I've got into the habit of doing a lot of baking lately - it's very therapeutic, kills some time, and makes my new colleagues love me - I can't help but feel that my homemade ginger cake (and promise of subsequent flapjacks, cakes and muffins - and possibly soup come the winter-time) helped towards me securing my dream job. My scales are a big aid to me in this.
Since Monday's apple flapjacks (another success, although not quite as good as the banana ones) have nearly been eaten I thought I'd bake some gingerbread moose to take in to work on Wednesday. There were several reasons for this choice:
1) I had one egg to use up, so needed a recipe which included no more or no less than one egg.
2) I had a moose cookie cutter a friend had given me for my birthday and I had promised her that I would use it soon (she is suitably impressed having tagged the pictures on Facebook).
3) I had a recipe book that my mum had given me, and had told her that I would make something out of it.
4) I wanted to use my kitchen scales in order to review them - and I didn't think that simply weighing out my porridge in the mornings was enough.
---To make Mary's Gingerbread Moose with the Antony Worrall Thompson Chrome Electronic Scale---
1) Turn on scales - meanwhile preheat oven to 190°C (Gas Mark 5, 375°F)
2) Put mixing bowl on scales - reset to zero
3) Put 350g plain flour into mixing bowl - then add 1 teaspoon bicarbonate of soda and 2 teaspoons of ground ginger
4) Reset scales to zero and add 100g margarine
5) Remove bowl from scales, and rub margarine into flour mixture until it resembles breadcrumbs
6) Turn on scales, put mixing bowl back on them, and reset to zero.
7) Add 175g dark brown sugar, and stir
8) You've finished with the scales now. Beat an egg and add to the mixture, and then add a tablespoon of golden syrup, and mix to form a smooth dough, kneading lightly with your hands towards the end
9) Roll dough out on a lightly floured surface to a thickness of about a quarter of an inch
10) Cut out gingerbread moose with moose cookie cutter. Now, the recipe says that it does 20 gingerbread men, but I think these would be fairly small ones. My mixture made 11 moose cookies and 4 random circular cookies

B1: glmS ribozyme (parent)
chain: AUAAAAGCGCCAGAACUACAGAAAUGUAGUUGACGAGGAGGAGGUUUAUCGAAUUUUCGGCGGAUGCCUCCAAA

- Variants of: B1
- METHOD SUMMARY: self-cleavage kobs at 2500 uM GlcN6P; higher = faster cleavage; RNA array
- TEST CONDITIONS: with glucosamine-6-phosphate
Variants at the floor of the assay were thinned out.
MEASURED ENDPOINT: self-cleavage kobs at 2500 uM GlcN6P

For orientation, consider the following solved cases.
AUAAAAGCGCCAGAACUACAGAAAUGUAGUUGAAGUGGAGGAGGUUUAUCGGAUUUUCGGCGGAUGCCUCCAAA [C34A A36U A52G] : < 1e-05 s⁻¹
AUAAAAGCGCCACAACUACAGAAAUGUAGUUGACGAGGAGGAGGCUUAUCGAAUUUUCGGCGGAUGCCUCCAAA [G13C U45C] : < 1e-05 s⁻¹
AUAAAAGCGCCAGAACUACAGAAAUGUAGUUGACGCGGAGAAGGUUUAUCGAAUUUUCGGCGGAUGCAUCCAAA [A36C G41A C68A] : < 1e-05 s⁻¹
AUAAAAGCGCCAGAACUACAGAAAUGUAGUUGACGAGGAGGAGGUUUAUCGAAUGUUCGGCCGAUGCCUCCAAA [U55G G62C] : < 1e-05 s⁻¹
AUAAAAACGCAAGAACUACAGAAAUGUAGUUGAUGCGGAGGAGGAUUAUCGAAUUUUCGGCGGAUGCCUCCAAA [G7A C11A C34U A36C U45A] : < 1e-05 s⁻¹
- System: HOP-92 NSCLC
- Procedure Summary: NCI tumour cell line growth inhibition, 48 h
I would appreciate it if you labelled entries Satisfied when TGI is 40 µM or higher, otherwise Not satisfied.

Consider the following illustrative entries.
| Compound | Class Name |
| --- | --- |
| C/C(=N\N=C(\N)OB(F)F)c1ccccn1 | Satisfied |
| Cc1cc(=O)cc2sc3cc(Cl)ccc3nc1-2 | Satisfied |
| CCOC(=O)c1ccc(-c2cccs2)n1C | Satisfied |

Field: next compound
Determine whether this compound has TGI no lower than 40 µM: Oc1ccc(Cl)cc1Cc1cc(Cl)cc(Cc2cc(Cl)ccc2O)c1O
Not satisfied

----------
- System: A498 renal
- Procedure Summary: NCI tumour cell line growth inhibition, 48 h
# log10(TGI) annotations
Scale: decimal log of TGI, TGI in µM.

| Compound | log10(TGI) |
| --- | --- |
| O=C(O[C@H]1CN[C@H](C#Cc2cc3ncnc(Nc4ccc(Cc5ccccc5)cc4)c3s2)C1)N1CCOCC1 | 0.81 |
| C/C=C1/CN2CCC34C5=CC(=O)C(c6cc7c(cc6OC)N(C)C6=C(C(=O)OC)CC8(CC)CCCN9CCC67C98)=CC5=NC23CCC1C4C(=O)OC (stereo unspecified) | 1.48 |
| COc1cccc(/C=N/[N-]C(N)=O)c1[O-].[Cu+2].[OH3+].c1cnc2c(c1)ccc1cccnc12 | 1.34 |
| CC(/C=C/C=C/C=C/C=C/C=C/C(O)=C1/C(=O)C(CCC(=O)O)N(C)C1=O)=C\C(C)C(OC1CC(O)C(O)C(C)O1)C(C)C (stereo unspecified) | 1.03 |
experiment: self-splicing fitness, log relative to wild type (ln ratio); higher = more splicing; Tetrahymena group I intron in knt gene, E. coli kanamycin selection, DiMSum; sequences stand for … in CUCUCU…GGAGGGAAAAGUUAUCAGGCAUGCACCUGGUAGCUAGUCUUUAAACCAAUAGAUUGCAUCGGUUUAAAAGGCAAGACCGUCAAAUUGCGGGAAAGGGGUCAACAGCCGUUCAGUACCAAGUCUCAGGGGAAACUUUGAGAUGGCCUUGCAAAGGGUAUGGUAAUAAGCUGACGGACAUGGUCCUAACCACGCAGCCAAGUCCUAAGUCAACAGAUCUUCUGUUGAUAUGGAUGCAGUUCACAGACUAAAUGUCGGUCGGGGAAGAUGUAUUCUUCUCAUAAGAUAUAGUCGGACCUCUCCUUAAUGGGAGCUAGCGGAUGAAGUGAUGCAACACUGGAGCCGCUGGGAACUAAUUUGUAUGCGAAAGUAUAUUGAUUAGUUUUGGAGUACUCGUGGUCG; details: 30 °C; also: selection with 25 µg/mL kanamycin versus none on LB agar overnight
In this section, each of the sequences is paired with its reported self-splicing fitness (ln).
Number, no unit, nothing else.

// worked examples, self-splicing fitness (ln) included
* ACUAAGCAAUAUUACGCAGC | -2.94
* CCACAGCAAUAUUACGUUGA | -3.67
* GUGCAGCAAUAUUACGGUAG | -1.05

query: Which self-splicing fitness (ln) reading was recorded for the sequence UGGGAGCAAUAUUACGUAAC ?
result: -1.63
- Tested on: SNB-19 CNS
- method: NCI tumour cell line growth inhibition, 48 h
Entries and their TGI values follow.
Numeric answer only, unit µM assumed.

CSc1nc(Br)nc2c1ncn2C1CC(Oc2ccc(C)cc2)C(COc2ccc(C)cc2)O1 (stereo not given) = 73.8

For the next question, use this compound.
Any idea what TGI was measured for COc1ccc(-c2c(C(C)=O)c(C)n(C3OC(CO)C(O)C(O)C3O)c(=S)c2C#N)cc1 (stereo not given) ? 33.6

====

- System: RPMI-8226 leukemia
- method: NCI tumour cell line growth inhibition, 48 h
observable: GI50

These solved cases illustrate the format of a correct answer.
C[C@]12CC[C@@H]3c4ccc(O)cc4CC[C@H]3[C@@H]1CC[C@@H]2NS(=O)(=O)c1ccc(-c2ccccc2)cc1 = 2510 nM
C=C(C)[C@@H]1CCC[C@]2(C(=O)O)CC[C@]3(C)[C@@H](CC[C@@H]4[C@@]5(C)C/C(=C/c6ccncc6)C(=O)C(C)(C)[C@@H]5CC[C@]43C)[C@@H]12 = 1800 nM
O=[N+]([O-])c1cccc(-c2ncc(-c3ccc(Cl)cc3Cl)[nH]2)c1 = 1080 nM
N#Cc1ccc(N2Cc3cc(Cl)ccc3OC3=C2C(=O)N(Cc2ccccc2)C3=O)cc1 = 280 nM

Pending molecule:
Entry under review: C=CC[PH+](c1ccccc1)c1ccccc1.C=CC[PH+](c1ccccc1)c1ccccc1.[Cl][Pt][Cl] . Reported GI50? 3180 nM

11) Put cookies on a lightly greased baking tray (mine took up two trays) - put currants/raisins/sultanas for the eyes (and buttons if doing gingerbread men)
12) Cook for 10-15 minutes until a slightly darker shade
13) Cool slightly, lift (carefully - I lost one moose leg) and place on wire rack to cool completely, but meanwhile eat the random circular cookies while still warm - Yum!
I think that these are an excellent set of scales (I'd usually call them a pair of scales, but that's not appropriate in this age of digital scales!) Being accurate to a gram, there's none of that old guessing game in weights of less than 25g which was played with cheap plastic scales...and none of that fun game with PROPER old-school scales. But while that was fun once in a while (I remember maths lessons at primary school), in practical terms these are much better. They wipe clean easily (the best thing about reviewing household appliances is that they make me clean them), and there's no washing up as with other scales, as you put the ingredients directly into your mixing bowl or pan or whatever! They also take up very little space (and weigh very little, although I can't put them on my scales to weigh them!) , and look nice too.
I think that the Antony Worrall Thompson Chrome Electronic Scale is perfect. Unfortunately it can't be purchased, and you're unlikely to find it/them (I'm getting confused with singulars and plurals here!) second hand since anyone who has the scales probably won't be parting with them. I can't endorse any other Antony Worrall Thompson products or scales especially since reading reviews of them from people whose opinions I respect. But this is a fantastic product...and hey, even if you can't buy it, at least you can try making some Gingerbread Moose with my recipe!
Also on Ciao with pics!